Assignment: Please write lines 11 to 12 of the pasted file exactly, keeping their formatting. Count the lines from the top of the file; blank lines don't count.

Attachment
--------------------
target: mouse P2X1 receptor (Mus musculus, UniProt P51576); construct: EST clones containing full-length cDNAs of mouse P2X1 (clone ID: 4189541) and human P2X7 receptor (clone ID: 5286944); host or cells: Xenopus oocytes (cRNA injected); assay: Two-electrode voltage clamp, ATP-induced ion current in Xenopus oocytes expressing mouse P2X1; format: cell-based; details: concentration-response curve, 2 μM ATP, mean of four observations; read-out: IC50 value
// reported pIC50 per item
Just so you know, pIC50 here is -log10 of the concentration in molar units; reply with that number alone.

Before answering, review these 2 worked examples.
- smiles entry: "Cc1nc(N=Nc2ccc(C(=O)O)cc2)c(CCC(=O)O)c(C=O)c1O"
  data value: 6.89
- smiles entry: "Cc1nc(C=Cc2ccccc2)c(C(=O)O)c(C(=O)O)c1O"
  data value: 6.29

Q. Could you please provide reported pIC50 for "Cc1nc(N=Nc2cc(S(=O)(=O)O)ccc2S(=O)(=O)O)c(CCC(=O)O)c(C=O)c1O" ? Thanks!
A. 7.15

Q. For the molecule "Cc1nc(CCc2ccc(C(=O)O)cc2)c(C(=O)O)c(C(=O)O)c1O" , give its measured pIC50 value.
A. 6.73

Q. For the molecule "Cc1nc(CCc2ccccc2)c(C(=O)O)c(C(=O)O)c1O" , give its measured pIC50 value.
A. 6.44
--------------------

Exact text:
Q. For the molecule "Cc1nc(CCc2ccc(C(=O)O)cc2)c(C(=O)O)c(C(=O)O)c1O" , give its measured pIC50 value.
A. 6.73